such offender from keeping ordinary thereafter, until they shall think
 fit to grant him a new license, or may restore him to keep ordinary
 upon his former license, as they shall see cause.”

In 1769 the cause of temperance achieved two signal successes; one
consisting in the revocation of the import duty on beer, and the other
in the renewal of legislation encouraging viticulture. The idea of
fostering the manufacture of malt liquors found many advocates at this
time, and there can be no doubt that many of the best Americans strove,
by precept and example, to bring about a change of drinking habits,
in the manner indicated, long before the passage of the two acts just

As to the encouragement of wine-making in Virginia, we have seen that
it dates back to the earliest periods of Colonial legislation, and
that then it was suggested by the abundance of grapes found everywhere
by the first settlers. Neither these early attempts nor subsequent
efforts led to any lasting results, because viticulture was not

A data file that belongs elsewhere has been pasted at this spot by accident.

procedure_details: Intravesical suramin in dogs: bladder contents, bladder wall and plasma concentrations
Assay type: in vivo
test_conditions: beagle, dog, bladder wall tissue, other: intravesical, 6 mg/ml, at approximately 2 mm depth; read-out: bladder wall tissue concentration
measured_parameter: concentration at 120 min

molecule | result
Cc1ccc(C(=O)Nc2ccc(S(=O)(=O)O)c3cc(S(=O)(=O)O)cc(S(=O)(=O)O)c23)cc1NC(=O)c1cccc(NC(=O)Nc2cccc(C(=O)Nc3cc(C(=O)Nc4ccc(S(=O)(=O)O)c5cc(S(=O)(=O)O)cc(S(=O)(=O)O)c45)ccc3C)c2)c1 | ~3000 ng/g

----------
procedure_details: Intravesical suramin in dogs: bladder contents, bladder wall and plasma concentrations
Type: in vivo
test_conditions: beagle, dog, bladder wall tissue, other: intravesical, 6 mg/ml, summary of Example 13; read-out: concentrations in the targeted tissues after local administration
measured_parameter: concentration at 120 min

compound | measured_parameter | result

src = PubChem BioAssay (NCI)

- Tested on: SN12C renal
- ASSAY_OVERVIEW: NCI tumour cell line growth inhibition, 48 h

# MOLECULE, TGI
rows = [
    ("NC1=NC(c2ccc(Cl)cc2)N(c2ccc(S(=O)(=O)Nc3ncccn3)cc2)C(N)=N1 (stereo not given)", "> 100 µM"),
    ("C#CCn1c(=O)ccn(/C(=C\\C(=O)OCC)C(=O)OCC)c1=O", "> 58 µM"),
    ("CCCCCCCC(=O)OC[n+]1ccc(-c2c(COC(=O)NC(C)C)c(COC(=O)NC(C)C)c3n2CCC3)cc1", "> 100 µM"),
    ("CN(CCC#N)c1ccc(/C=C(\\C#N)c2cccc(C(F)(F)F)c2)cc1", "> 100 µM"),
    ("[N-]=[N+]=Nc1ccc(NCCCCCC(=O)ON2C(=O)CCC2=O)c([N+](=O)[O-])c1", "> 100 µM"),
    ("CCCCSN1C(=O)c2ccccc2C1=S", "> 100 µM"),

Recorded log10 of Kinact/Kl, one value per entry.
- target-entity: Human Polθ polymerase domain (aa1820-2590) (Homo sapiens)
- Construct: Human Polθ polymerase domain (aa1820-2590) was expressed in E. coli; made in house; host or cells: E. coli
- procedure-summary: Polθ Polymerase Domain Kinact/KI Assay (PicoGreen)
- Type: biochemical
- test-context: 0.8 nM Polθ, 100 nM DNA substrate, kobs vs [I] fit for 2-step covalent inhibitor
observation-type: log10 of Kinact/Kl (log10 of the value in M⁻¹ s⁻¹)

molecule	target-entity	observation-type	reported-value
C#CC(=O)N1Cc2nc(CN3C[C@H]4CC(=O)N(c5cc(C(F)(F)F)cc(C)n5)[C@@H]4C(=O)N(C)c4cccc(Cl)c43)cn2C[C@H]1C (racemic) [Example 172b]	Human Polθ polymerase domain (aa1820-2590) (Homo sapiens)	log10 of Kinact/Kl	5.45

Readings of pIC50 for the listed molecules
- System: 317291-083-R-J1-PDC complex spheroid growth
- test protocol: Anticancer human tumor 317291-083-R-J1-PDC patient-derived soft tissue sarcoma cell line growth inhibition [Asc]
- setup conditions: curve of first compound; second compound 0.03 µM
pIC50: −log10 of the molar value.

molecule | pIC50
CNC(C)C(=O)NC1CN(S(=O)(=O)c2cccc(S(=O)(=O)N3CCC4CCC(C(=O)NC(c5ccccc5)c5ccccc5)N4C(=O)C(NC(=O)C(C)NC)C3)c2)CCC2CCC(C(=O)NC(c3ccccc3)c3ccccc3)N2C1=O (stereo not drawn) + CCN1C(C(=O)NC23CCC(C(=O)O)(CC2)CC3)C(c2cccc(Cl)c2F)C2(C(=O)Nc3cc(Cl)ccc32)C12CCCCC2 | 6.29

understood by the English colonists, while the French vintners, who, on
uncommonly favorable terms, had been induced to emigrate to Virginia
on the condition that they plant vineyards and instruct the colonists
in viticulture, failed to do what was expected of them, finding the
planting of tobacco to be more profitable.

The sporadic attempts to encourage the manufacture of malt liquors was
equally unsuccessful. The inducements offered to hop growers, even
if they had been sufficiently alluring to tempt farmers to abandon
the profitable cultivation of tobacco, could not have over-balanced
the many difficulties which climate and the absence of industrial
enterprise placed in the way of brewing. There was another drawback,